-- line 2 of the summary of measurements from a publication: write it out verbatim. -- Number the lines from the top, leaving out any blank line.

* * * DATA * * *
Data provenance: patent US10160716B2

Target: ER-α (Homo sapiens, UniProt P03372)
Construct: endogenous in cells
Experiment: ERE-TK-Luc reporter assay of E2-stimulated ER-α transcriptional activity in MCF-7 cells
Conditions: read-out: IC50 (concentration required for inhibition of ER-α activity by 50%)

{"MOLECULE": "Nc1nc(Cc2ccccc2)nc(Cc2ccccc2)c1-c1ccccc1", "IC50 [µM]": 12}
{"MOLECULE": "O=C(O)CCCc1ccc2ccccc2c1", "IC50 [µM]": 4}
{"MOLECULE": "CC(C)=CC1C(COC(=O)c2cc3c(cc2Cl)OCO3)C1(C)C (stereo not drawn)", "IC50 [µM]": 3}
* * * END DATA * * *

Target: ER-α (Homo sapiens, UniProt P03372)